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Butterfly Butterfly Safari in the Chilterns

by Dean Stables

Photo  Copyright 2004 Dean Stables
Brimstone Butterfly

UK Safari Tip:
An ideal way to catch and observe butterflies without harming them is with a special butterfly net - click here

 

I'd been contacted by a fellow photographer, asking if I'd like to take a trip to the Bucks/Oxford area on the 7th August 2004 in search of 3 Butterfly species; Silver-washed Fritillary, Silver-spotted Skipper and Brown Hairstreak. Never one to miss a day out photographing wildlife I jumped at the chance.

The day arrived and we proceeded to make our way south from Yorkshire down the M1. All was going well until we approached junction 13, where the traffic was at a standstill. A quick tuning of the car radio told us that a French lorry carrying barrels of bitumen had caught fire just before junction 11 and as a result the fire had spread to the motorway surface. Imagine our despair, when they added that the motorway in that area would most probably have to be resurfaced. Ah, the joy of British roads. It was obvious that we weren't going anywhere for some time.

Being one of the hottest days of the year, the outside temperature was beginning to rise dramatically and we couldn't think of anything worse than being in a stationary car. It wasn't long before people became frustrated by what was going on, and it was a most unusual sight to see people walking their dogs, riding bicycles and even setting up picnic tables at the side of the motorway.

Anyway, 6 miles and 4 hours later, we were finally off the motorway and on our way to the first site at Wendover Wood, situated several miles Southwest of Tring. On arrival at this site, I was surprised to see how much Wild Marjoram there was, and how many Gatekeeper butterflies were feeding from this plant. In amongst the Wild Marjoram were quite a few stands of Welted Thistle (one of my favourite thistles) with its spider-like silk that surrounds the rosette.

Photo  Copyright 2004 Dean Stables
Welted Thistle

We eventually came to a clearing that had a small Buddleia bush. We'd been told this particular bush was attracting several species of butterflies and true to form, right in front of us were our very first Silver-washed Fritillaries.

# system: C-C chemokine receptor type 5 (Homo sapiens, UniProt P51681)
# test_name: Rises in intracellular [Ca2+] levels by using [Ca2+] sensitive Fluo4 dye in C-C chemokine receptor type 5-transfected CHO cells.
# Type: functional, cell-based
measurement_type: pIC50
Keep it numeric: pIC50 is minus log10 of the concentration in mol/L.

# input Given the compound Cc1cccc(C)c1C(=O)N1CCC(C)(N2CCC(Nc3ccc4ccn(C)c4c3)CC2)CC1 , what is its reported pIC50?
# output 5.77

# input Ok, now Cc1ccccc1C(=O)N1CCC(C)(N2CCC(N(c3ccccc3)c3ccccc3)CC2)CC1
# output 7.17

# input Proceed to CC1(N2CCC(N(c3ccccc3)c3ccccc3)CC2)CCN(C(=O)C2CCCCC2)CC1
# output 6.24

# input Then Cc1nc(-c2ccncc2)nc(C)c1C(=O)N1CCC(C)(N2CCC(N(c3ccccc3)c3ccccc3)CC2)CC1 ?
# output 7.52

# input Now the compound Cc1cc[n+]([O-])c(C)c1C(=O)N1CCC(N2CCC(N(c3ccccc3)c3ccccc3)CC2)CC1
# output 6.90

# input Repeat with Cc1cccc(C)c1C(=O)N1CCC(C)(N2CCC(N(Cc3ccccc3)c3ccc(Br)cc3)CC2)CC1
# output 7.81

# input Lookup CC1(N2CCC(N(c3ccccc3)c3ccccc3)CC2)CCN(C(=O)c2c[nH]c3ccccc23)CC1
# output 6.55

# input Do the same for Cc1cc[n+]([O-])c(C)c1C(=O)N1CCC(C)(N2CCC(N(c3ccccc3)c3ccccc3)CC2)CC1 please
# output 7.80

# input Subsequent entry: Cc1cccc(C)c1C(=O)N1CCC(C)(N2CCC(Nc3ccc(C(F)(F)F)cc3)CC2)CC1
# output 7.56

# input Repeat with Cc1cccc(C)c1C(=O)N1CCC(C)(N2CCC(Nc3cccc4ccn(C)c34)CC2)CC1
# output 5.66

Photo  Copyright 2004 Dean Stables
Silver-washed Fritillary

Although they were very worn, it didn't dampen our excitement of seeing a new species. They were however very difficult to photograph, as they were continuously moving round the flower spikes.


Also in amongst the commoner species, namely Large and Small Whites, was a cracking, and very obliging male Brimstone. I also spotted my first ever Marbled Whites. There were three in total, again difficult to photograph.

Photo  Copyright 2004 Dean Stables
Halfway up Watlington Hill

After several minutes we were very pleased with the total of 6 Silver-washed Fritillaries and decided to make our way to the next site at Watlington Hill, the most northerly location in Britain for our next species. Watlington Hill is a steep south facing chalk hill that lies about 14 miles Southeast of Oxford. Again at this site the dominant plant was Wild Marjoram, but somewhat smaller than at Wendover, due to the very thin soil. It was a tiring climb up the hill, not helped by the baking temperatures, but we were rewarded with our second target species, the Silver-spotted Skipper. Although there were a least 30 individuals, these proved impossible to photograph. As soon as you got within shooting distance of one, it took off in a very fast moth-like flight.

It was at this site that I added another 2 new species to my days tally; a Lesser Treble-bar moth, and a Brown Argus butterfly. I never realised just how small this butterfly actually is. All the time we were watching the butterflies, we had the added entertainment of at least seven Red Kites flying overhead. Judging by the amount of Rabbit holes in evidence this must be a good hunting area for them.

By this time it was getting late and we decided not to try for our 3rd Target species, the Brown Hairstreak, which had been recorded in woodland between Horton-cum-Studley and Murcott just Northeast of Oxford. It had an enjoyable day, and had it not been for the earlier incident on the motorway, we'd have had ample time to visit this site... but there's always next year.


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